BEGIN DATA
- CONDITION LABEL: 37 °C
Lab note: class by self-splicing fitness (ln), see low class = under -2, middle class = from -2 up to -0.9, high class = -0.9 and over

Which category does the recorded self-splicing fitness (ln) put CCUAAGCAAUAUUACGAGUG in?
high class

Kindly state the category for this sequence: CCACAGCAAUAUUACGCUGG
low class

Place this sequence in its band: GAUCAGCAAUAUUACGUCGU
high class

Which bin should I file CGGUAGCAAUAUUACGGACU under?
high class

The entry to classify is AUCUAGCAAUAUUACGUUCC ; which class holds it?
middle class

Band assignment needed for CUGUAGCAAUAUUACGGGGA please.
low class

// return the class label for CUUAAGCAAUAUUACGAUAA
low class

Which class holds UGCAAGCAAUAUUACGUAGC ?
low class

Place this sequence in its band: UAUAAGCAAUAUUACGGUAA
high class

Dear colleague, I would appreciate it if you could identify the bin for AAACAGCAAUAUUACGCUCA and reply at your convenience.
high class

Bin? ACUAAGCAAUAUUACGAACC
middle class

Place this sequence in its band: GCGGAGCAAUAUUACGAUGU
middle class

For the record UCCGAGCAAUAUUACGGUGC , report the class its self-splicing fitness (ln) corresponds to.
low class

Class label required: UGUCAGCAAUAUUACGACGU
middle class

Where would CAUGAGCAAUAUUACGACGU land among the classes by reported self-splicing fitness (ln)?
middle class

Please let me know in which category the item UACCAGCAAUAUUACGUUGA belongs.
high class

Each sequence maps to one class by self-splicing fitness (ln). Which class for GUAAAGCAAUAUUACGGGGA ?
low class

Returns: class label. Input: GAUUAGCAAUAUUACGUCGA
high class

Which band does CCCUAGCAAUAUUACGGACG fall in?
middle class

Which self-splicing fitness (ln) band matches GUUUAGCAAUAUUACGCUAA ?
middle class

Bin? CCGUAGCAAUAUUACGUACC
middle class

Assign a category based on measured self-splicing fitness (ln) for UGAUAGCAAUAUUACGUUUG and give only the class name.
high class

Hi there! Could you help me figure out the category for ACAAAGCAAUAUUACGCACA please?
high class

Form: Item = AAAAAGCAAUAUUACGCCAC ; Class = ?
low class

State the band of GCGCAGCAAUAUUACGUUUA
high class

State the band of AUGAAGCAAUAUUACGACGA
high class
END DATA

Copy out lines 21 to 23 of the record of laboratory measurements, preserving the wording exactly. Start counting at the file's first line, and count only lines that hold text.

Dear colleague, I would appreciate it if you could identify the bin for AAACAGCAAUAUUACGCUCA and reply at your convenience.
high class

Bin? ACUAAGCAAUAUUACGAACC